25-year-old Travis Cook plans to become Baker County’s first vintner despite early frosts, lack of irrigation water and high start up costs.
25-year-old OSU alumnus Travis Cook has grand plans to be Baker County’s first vintner.
Cook currently works as a vineyard manager at Advanced Vineyard Systems in McMinnville while traveling back to his home of Baker County four times a year to check on his crops.
Since 2004 he has planted about an acre, and plans to plant two more acres next year. Cook has planted five varieties: Syrah, Merlot, Cabernet Sauvignon, Riesling and Conoice. He harvested his first crop in 2007 and is applying for state and federal government approval to market his wine to consumers.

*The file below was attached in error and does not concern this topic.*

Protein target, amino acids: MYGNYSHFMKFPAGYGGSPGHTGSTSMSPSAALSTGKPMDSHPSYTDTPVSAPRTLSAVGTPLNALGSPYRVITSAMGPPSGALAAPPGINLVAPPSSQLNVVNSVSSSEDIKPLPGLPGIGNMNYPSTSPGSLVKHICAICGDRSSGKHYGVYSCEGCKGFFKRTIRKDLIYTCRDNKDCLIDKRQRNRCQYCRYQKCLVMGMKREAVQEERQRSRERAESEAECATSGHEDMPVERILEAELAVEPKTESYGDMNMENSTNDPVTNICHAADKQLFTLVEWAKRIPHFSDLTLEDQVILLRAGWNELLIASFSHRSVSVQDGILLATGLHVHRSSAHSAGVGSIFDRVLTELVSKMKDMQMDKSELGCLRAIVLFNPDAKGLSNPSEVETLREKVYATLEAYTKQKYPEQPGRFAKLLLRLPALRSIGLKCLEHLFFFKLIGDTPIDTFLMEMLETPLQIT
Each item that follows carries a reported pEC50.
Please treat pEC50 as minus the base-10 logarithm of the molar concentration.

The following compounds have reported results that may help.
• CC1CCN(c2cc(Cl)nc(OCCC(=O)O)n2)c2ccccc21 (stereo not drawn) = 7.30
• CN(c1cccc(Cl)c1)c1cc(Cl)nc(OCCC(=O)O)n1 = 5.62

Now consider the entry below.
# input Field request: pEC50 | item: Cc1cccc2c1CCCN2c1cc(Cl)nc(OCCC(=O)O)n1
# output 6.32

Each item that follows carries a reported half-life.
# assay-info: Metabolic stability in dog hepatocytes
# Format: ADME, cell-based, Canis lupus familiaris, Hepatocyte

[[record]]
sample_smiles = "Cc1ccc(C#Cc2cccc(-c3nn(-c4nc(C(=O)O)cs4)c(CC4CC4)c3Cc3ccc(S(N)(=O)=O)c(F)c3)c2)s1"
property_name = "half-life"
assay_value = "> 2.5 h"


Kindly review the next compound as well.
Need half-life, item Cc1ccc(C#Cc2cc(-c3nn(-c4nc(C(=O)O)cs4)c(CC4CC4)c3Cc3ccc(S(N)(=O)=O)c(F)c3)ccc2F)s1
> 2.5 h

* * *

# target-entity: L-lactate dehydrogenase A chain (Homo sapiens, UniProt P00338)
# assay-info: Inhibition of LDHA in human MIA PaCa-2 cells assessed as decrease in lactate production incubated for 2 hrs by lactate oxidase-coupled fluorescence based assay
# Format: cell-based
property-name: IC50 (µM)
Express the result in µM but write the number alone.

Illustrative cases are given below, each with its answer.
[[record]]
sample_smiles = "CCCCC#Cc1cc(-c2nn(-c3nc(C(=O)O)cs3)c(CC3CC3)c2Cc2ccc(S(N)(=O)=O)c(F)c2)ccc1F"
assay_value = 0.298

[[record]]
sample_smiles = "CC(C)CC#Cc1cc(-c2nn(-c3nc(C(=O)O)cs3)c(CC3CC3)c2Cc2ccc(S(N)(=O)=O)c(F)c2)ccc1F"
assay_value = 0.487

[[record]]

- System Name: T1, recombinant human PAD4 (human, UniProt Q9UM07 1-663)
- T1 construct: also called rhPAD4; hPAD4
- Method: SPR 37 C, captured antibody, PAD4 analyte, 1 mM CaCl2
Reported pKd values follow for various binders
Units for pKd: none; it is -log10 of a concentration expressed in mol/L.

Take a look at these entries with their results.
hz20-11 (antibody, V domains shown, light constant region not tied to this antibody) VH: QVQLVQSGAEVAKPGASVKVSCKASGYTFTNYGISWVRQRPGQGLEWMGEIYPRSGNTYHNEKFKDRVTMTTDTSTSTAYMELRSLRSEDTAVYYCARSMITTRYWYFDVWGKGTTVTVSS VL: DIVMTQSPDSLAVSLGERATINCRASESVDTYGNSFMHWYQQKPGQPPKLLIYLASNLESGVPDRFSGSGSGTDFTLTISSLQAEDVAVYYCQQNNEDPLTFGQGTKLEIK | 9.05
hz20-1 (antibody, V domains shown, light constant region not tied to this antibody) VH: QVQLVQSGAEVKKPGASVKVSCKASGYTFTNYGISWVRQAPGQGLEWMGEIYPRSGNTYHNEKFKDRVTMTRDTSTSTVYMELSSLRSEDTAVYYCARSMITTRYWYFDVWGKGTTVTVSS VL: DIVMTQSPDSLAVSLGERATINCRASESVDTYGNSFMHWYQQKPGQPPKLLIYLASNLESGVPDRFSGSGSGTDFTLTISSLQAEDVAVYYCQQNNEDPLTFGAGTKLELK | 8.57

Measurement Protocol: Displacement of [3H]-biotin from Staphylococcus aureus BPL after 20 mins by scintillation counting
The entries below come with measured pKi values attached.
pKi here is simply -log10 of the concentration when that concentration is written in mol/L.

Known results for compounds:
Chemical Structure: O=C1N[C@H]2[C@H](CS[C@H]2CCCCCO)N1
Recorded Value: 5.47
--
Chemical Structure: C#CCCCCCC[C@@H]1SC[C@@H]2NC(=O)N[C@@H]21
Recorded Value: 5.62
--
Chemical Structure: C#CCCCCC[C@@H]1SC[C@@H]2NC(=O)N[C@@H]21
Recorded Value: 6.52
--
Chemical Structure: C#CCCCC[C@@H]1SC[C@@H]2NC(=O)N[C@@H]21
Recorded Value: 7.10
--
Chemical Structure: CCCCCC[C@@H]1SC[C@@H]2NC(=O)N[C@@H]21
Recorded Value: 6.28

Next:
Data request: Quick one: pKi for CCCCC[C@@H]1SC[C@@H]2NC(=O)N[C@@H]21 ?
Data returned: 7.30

But he faces challenges that his counterparts west of the Cascades don’t have to contend with. For starters, there’s a short growing season, which can lead to early frosts. He’s also not able to graft vines because they freeze. Grafting is done to make the vines resistant to phylloxera, a soil parasite that kills vines. When grafted vines freeze, they die all the way back to the ground, Clive Kaiser, extension horticulturist from Oregon State University, said.
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